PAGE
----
Gradual steps will help your dog get it.
-by Johanna Teresi
I bet your dog listens to "sit" but "down" is more of a challenge.
Or maybe your dog will only "down" from a sitting position, but not from a standing one. Maybe your dog "downs" with no problem, but your back is beginning to hurt from bending all the way over to the floor to signal the down.
First, let's start with the basics. With a treat ready in your hand, ask your dog to sit. Then take the treated hand and immediately place it directly under your dog's muzzle and move your hand down to the floor. Keeping it on the floor, move your hand away from your dog. Do not say the "down" command. Your dog will probably follow the treat. If your dog "downs," reward with a C/T (click and treat). Repeat 5-10 times. Now add the "down" command immediately before you lure your dog into the "down" with a treat. C/T when your dog is in the "down" position. Repeat 5-10 times. Then switch to occasional rewards.
If your dog pops up from the sit when you try to lure him into a "down," you may need to first move your hand downward in a straight line instead of down and out. Gently hold your dog from popping up by placing your free hand on your dog's back with very little pressure.
Maybe your dog just doesn't want to go into a "down" at all. Sit on the floor and raise one leg with your foot still on the floor so that your leg forms an arc. The goal will be to get your dog to crawl under your leg. Your leg should be just high enough so that when your dog is under he is forced to stay in the "down" position, but your leg should not be exerting pressure on your dog's back. First, you will reward your dog for inching toward your leg. Repeat this step 5-10 times. Next, reward your dog for inching toward your leg again, but this time your dog should be a bit closer than in the previous step. Repeat this 5-10 times. Gradually increase the distance that your dog needs to travel until at least his head is under your leg. Repeat each step 5-10 times. Keep going gradually until your dog's back is under your leg, which gently forces the dog into the "down". Remember to repeat and C/T each step closer 5-10 times. Once your dog readily "downs" with your leg, try to remove your leg and lure your dog into the "down" as described in paragraph two.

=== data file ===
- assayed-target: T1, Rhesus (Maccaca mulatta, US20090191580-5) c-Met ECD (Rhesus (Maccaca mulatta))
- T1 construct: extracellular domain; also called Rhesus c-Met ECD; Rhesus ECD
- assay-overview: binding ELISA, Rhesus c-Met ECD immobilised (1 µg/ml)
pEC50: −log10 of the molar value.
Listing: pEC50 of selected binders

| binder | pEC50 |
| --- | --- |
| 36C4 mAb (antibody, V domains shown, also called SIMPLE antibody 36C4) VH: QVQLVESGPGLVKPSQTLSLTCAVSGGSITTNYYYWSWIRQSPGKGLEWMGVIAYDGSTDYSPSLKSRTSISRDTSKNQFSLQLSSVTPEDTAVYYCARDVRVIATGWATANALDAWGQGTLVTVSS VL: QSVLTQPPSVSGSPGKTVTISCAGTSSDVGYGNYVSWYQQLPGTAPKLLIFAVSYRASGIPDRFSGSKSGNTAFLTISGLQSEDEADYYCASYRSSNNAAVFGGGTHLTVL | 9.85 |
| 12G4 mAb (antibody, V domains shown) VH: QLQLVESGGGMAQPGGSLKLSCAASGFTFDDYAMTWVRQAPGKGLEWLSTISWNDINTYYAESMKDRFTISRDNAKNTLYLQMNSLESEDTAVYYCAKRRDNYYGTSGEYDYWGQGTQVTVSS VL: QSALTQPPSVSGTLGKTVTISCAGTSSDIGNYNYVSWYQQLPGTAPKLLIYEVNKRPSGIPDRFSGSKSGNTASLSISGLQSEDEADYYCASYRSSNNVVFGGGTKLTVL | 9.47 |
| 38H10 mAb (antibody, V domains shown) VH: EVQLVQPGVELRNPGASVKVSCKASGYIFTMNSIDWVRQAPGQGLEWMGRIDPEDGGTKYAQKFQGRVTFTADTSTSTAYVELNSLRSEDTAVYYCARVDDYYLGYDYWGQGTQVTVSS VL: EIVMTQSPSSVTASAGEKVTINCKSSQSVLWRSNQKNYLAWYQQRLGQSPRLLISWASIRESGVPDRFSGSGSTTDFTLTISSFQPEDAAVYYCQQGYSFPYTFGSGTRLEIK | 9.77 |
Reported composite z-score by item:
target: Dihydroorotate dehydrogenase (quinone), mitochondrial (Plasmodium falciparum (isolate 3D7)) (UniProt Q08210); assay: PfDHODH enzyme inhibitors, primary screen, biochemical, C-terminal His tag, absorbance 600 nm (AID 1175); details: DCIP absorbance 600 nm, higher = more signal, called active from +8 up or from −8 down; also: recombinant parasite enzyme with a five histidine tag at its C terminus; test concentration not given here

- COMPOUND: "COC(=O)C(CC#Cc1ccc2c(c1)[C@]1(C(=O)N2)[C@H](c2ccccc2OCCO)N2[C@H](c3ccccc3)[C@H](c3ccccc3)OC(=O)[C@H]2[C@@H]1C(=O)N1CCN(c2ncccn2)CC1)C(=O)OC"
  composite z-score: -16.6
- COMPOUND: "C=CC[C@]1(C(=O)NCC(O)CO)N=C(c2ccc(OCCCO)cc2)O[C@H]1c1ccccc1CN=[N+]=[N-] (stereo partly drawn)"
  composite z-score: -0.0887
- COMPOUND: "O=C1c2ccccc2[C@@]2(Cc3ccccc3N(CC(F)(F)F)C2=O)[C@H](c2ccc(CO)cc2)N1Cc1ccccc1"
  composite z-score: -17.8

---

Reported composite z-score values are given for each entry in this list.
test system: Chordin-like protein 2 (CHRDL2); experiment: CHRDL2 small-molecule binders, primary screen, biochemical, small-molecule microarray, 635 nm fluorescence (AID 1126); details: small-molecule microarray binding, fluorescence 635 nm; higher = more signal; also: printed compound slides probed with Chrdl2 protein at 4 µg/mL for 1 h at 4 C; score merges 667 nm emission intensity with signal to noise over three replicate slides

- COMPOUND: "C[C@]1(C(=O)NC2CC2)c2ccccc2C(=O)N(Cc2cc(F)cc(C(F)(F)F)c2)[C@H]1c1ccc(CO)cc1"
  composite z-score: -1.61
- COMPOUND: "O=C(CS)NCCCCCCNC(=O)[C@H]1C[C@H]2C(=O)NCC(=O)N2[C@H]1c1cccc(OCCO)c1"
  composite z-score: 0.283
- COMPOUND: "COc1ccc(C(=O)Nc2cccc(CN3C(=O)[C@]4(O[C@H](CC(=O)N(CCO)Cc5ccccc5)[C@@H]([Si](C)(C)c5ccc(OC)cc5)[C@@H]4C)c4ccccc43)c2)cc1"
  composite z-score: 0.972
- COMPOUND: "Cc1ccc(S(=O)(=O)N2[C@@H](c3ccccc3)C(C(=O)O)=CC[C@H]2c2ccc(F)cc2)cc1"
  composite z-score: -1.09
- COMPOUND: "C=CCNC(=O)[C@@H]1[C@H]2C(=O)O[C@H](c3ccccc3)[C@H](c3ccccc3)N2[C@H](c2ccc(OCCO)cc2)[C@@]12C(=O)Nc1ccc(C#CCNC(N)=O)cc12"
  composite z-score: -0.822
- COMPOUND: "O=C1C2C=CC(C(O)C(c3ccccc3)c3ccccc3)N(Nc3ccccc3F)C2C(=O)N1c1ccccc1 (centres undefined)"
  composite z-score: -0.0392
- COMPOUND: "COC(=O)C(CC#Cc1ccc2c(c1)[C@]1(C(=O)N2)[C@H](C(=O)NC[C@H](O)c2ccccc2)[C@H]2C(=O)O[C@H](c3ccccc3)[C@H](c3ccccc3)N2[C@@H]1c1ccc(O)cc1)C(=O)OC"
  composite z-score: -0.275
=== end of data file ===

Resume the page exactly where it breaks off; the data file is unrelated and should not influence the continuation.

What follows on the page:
Some dogs will only "down" from a sit but not from a stand. You can use behavior catching to solve this problem. Watch your dog throughout the day, and when you see that your dog is about to "down" voluntarily, immediately say "down." Then C/T the "down." If this doesn't work, then try luring your dog under your leg as described above.
The final step after your dog will "down" without a treat lure is to change your hand motion to the floor to a hand signal. First ask your dog to ""down"" by lowering your open hand, palm down, to the floor. Gradually lessen the amount you lower your hand until the motion becomes a subtle signal which you can make without bending over. Remember to change in gradual steps and C/T each step 5-10 times before changing to the next. When your dog "downs" reliably with the hand signal, switch to occasional rewards.
Great! Now your dog really does know how to "down!"
Johanna Teresi is a professional dog trainer and owner of Four Legged Scholars LLC. fourleggedscholars.com.